4. Elizabeth Ellard, Florida State University

Similar to Juliet, Elizabeth's choice of birth control is also the Mirena IUD. When she first got the IUD in the beginning of college, she explained that preventing pregnancy was not her main issue. She told me that she needed a way to regulate her period which was all over the place. She said, "My cycles would be extremely heavy and anywhere from seven to eleven days long." Without any other effective remedy, she decided to get on birth control, and her pain soon ended. She also told me that, "As I've moved on in my adult life, I really love the permanency and high degree of confidence in the effectiveness I can have with the IUD with little to no maintenance." Now, the most important part of having an IUD for Elizabeth is the long-term coverage that it gives her. Additionally, she expressed that it makes her feel confident in her reproductive health and the ability to have control over her life choices. 

5. Kaci Cawlfield, Langston University

Like a lot of women, Kaci decided to choose Depo-Provera because it is much easier than trying to remember to take a pill everyday. However, that isn't Kaci's only reason for her choice. She told me that her birth control method is very effective which makes her feel secure. She said, "Before Depo, I had rough periods every month. Now that I started Depo, I no longer have a period at all which is very convenient for me, and allows me to accomplish much more." Many people don't realize that birth control helps with more than just pregnancy prevention. Periods can be very painful for many and birth control helps to alleviate those symptoms. Kaci also said, "My birth control has allowed me to continue going to school without having to worry about getting pregnant and having to consider what my next steps are. Having access to birth control has been instrumental in my success as a 4.0 honor student at my university and being able to continue the work I want to do." There seems to be a pattern here-- birth control is crucial in helping women get an education and follow their dreams.

6. Daisy M., Glendale Community College

Daisy's choice of birth control is known as Nexplanon or the implant. The reason behind this is that Daisy had limited choices of methods. Because of her uterine fibroids, she was unable to get an IUD. She is also very sensitive to hormones, so Nexplanon was the best option for her. Not only has it helped alleviate some of the painful symptoms from the fibroids. Another issue that had to be considered in this process was Daisy's PCOS (polycystic ovary syndrome). After having her implant placed, the symptoms from her PCOS also improved. Not only has this birth control method helped her medically, but like most women, it allows her complete control over her sex life and reproductive health. She told me that, "Being able to have access to birth control through Planned Parenthood is priceless because it meant that I am in control over my own sexual health. The services offered by Planned Parenthood and other clinics allowed me to have it implanted and removed when I needed it to be (for surgery) at my own leisure." Because of Nexplanon, Daisy no longer has to worry about being protected.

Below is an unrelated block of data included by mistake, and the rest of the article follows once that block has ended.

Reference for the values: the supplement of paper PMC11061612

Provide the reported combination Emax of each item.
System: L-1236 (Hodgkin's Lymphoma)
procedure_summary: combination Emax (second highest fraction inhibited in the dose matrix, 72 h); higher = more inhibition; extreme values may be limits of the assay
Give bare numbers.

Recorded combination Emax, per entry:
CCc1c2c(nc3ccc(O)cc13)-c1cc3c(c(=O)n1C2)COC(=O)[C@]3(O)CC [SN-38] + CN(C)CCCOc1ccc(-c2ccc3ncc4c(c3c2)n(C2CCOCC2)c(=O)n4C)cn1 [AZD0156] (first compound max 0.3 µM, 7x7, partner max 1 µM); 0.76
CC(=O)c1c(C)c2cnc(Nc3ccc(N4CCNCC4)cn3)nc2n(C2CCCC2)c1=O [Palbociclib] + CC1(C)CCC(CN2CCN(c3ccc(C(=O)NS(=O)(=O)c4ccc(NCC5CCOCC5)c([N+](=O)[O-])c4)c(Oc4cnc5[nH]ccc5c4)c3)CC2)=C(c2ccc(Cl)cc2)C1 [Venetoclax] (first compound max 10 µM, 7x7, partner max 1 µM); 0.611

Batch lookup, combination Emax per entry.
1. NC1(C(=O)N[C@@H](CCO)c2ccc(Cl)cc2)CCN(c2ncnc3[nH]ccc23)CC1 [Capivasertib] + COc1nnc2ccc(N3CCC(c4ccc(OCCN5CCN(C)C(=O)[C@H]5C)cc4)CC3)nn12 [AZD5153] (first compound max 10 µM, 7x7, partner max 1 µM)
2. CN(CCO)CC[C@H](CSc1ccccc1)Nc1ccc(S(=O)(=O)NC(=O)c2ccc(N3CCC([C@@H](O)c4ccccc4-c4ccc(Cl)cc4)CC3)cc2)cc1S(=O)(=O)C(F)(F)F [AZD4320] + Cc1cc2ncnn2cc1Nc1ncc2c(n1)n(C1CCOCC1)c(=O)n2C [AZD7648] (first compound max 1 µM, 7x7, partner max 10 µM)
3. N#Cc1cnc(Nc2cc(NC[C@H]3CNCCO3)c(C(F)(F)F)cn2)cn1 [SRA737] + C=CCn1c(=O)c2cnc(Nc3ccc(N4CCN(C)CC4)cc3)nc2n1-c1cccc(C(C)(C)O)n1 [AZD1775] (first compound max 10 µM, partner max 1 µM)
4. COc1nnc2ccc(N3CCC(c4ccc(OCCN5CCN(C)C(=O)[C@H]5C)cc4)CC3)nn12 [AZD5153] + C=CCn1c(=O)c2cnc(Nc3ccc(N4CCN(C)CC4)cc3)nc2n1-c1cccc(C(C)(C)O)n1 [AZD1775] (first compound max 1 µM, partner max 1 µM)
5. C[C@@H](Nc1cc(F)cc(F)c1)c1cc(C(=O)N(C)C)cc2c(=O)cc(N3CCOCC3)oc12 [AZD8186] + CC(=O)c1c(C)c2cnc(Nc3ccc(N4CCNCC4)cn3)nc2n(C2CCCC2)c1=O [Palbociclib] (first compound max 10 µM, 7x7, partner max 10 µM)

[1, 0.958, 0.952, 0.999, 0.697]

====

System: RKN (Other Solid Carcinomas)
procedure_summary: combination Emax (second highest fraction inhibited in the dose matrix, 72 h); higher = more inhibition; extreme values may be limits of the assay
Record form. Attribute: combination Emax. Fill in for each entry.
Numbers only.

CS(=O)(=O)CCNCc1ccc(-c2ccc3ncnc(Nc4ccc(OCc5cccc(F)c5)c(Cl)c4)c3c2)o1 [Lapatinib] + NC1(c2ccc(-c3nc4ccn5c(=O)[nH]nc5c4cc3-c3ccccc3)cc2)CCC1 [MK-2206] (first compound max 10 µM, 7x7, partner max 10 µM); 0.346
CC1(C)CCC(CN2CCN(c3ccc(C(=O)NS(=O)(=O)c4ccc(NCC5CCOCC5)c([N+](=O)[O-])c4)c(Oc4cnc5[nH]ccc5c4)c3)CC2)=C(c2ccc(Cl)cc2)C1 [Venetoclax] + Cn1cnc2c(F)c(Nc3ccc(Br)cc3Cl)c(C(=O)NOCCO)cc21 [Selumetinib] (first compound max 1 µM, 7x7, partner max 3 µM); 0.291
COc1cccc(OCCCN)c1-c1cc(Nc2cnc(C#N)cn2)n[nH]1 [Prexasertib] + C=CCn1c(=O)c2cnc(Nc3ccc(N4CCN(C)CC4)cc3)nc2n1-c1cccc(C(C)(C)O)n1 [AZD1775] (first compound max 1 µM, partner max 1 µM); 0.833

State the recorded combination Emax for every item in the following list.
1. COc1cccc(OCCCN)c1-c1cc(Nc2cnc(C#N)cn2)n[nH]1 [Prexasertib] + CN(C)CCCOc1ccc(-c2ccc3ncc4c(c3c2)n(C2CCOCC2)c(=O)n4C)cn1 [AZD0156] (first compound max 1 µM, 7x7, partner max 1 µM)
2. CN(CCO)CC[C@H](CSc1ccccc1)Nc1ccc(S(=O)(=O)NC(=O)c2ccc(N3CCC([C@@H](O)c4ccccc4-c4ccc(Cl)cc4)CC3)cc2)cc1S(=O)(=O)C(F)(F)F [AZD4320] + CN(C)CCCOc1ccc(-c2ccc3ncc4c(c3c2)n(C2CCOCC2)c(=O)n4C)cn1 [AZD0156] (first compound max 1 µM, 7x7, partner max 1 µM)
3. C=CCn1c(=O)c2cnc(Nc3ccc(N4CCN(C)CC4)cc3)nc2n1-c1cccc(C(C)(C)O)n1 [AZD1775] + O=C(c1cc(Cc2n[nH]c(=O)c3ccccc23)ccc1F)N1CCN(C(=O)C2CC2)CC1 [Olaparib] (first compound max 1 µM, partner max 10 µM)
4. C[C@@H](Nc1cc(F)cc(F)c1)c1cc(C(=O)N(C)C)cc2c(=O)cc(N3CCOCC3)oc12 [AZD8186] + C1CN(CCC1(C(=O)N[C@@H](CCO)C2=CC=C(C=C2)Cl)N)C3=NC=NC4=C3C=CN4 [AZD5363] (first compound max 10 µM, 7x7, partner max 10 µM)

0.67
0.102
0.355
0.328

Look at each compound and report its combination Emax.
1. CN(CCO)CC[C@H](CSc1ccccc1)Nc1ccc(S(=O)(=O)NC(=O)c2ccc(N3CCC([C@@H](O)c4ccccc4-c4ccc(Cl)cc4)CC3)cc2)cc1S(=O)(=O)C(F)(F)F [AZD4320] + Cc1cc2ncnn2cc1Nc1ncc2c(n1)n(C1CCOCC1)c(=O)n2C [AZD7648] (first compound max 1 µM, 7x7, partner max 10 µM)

After speaking with these six women, I learned that every birth control method is truly unique in what it can do for a person actively seeking to prevent pregnancy. Not only does it effectively prevent pregnancy when used correctly, it also gives women the chance to be sexually free and plan their lives accordingly. According to Planned Parenthood, the benefits and advantages of just the birth control pill range from prevention of acne, bone thinning, cysts in the breasts or ovaries, endometrial and ovarian cancers, to eliminating cramps and making cycles lighter and easier to handle. Considering that, just imagine what all of the other forms of birth control can also help women to accomplish. 

Lead Image Credit: Pixabay

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Shelby Nicole Everett -

My name is Shelby and I am a passionate intersectional feminist. My life consists of politics, social justice, activism, body positivity, and writing. I'm a psychology major at Nova Southeastern University. I hope to find myself working to improve the foster care system and/or working to help people struggling with mental illness in the future.